A great way to find joy is to stop comparing yourself to other people. Start talking to those around you — that is a great joy igniter. Being kind to others brings great joy. Enjoying the small things and the beautiful moments of each day is the best way to fire up joy again. “Joy does not simply happen to us. We have to choose joy and keep choosing it every day,” said Henri Nouwen.

All true.

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Part of the answer to the above National Day of Joy..

Is forgiveness.

Forgiveness Day is celebrated on 26 June. This day is not to be confused with Global Forgiveness day which is observed on July 7 and is actually an off-shoot of Forgiveness Day. The day was incepted in 1994 by The Christian Embassy of Christ’s Ambassadors (CECA). It was established in line with Christianity’s teachings around forgiveness – that we should always forgive all who trespass against us. But even in the secular world, forgiveness means different things to different people and today is the day to shed old grievances or grudges and forgive those who have wronged us.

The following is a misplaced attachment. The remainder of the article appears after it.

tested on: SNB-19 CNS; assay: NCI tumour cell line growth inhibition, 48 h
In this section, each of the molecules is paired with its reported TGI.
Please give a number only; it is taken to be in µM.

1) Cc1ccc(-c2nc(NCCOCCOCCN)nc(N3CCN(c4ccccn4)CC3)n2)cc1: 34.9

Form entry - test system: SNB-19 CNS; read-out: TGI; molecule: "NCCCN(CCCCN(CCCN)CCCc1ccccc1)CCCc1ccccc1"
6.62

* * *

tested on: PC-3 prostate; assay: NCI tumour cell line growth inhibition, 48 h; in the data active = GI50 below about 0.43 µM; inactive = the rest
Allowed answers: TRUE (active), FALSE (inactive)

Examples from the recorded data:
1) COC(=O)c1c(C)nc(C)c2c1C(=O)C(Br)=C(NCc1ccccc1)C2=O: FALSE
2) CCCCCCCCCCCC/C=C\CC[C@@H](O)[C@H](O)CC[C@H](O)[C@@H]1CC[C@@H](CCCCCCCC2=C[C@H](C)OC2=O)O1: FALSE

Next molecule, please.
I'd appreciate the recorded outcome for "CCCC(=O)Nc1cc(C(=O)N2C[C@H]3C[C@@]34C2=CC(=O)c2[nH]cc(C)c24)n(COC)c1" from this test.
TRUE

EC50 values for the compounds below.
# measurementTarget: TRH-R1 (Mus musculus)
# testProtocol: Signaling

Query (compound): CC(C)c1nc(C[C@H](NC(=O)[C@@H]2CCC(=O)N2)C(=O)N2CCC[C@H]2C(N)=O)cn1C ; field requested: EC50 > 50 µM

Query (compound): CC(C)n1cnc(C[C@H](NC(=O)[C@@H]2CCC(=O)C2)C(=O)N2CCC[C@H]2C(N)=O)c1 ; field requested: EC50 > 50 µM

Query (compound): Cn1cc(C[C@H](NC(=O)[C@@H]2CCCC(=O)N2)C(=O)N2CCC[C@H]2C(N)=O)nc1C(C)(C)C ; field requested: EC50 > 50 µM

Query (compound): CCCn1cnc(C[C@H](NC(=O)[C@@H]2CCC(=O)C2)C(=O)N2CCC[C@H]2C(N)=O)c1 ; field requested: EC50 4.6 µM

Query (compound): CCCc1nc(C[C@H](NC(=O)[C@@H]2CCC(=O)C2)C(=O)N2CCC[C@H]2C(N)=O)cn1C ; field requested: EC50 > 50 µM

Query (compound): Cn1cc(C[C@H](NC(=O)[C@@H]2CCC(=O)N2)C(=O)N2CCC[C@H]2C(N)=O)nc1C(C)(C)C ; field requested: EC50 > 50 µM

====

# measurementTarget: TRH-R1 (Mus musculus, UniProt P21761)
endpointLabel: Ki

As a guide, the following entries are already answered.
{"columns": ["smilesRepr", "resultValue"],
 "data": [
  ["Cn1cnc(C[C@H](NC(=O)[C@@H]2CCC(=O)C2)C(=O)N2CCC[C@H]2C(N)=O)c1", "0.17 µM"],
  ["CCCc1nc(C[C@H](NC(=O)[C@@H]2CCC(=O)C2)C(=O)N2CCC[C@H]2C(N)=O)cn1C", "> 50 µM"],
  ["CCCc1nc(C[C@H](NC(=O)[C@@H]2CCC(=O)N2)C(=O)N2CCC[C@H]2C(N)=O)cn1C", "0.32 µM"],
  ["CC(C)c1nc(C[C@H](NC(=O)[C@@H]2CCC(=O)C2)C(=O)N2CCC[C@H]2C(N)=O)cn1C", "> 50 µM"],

The practice of forgiveness can be traced back thousands of years with mention being made in numerous religious texts. It may seem like a difficult task, but it is merely letting go of anger, hurt, or a desire for vengeance.

From the Bible to the Quran, each religion has specific stories and teachings that relate to the act of forgiveness and the impact it can have on our lives and others. In the Bible, Christ forgives from the cross. Some of the earliest depictions of forgiveness arise from Buddhist, Hindu, and Jewish theologies and philosophies. More recently much research has been done on forgiveness as it relates to us physically and psychologically – specifically in the fields of psychology, sociology, and medicine.

Forgiveness has been linked to many mental health benefits including reduced stress, anger, depression, and state anxiety.